Ric: I have three questions for you. The first is, if we do not change our fiscal ways — meaning if we do not deal with the federal debt and the level of federal spending — what's going to happen to us and when? Second, can we fix it and if so, how? I'll save my third question for the end.
So, start with the first question, because you said that if we do nothing, it will get ugly in the next three to five years.
David: I believe we will have a debt crisis in this country in the next three to five years if we don't start to make tough choices. And it could happen quicker than that based upon existing ratios. Bond vigilantes don't have duties of loyalty to countries; they are about making money. And bond vigilantes could turn on us at any time. So the question is, if it was to happen, how would it manifest itself?
The way that it would most likely manifest itself is difficulty selling our debt; we'd end up paying a lot higher interest rate in order to sell it. We have the lowest average maturity of all major industrialized nations in our debt. We're paying very low interest rates. So if interest rates go up dramatically, quickly, as they have in some of the European countries that have a debt crisis, we will feel it very, very quickly with regard to interest rates throughout the economy. It will end up plunging us into a very deep recession and potentially worse. Unemployment rates will be much, much higher; the value of the dollar would decline dramatically. Those are things that we can, we should and, in my view, we must avoid.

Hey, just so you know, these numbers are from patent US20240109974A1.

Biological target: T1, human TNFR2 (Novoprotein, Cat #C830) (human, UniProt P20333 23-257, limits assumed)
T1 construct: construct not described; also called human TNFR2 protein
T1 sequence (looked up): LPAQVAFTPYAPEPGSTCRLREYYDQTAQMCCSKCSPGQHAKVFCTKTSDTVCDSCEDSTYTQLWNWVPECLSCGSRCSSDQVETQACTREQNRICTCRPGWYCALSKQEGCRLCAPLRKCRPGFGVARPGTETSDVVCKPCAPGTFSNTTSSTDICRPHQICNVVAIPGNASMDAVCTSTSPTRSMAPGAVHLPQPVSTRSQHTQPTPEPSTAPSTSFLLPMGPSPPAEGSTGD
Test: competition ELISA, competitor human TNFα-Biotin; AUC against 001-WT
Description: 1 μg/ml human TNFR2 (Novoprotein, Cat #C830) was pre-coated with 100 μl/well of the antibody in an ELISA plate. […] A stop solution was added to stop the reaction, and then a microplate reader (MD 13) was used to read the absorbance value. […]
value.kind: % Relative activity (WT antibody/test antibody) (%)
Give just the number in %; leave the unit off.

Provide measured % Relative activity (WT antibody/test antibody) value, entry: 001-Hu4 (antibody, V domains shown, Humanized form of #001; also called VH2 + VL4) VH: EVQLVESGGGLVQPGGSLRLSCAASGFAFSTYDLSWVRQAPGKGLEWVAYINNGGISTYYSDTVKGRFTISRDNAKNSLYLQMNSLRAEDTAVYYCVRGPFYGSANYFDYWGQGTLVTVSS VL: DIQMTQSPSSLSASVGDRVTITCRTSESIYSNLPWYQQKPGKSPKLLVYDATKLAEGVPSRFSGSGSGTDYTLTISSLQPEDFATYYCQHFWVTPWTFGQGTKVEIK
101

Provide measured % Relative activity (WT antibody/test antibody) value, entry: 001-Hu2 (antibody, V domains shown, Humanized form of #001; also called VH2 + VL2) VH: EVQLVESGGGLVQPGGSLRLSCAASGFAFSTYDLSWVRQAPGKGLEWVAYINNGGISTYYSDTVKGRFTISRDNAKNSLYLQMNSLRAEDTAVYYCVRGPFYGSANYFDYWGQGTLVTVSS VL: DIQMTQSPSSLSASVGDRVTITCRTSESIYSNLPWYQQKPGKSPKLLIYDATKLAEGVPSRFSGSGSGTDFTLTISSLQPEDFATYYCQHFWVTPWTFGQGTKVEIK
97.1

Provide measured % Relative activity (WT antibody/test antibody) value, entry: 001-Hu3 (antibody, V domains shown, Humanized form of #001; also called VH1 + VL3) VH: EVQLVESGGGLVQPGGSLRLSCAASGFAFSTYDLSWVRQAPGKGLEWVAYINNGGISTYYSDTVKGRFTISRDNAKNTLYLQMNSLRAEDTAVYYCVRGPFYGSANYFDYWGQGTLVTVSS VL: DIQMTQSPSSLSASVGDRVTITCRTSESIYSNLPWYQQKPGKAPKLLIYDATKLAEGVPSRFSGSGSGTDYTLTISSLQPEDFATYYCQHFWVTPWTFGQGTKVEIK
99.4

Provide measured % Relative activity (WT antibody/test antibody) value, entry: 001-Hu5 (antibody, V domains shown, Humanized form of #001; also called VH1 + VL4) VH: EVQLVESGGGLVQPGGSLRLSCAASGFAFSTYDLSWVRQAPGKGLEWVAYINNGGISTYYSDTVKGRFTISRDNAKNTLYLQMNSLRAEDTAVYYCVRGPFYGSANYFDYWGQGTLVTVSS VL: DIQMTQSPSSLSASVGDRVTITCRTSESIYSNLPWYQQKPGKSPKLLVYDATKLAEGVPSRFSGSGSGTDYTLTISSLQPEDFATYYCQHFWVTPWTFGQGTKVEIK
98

That gets us to your second question of what we need to do. First, we have to recognize that the threat to this country, believe it or not, is not today's deficits, although they are shockingly high at $1.3 trillion to $1.5 trillion. And it's not today's debt of $14.2 trillion. The threat is what lies ahead, based upon known demographics — retirement of the baby boom generation, longer life spans, rising health care costs, growing gaps between projected expenditures and revenues — and that we are headed for third-world-nation debt levels on our current path. The fact is that we're going to have to relook at what the government should do and how big are we prepared for it to be, and we're ultimately going to have to bring our expenditures and revenues more in line.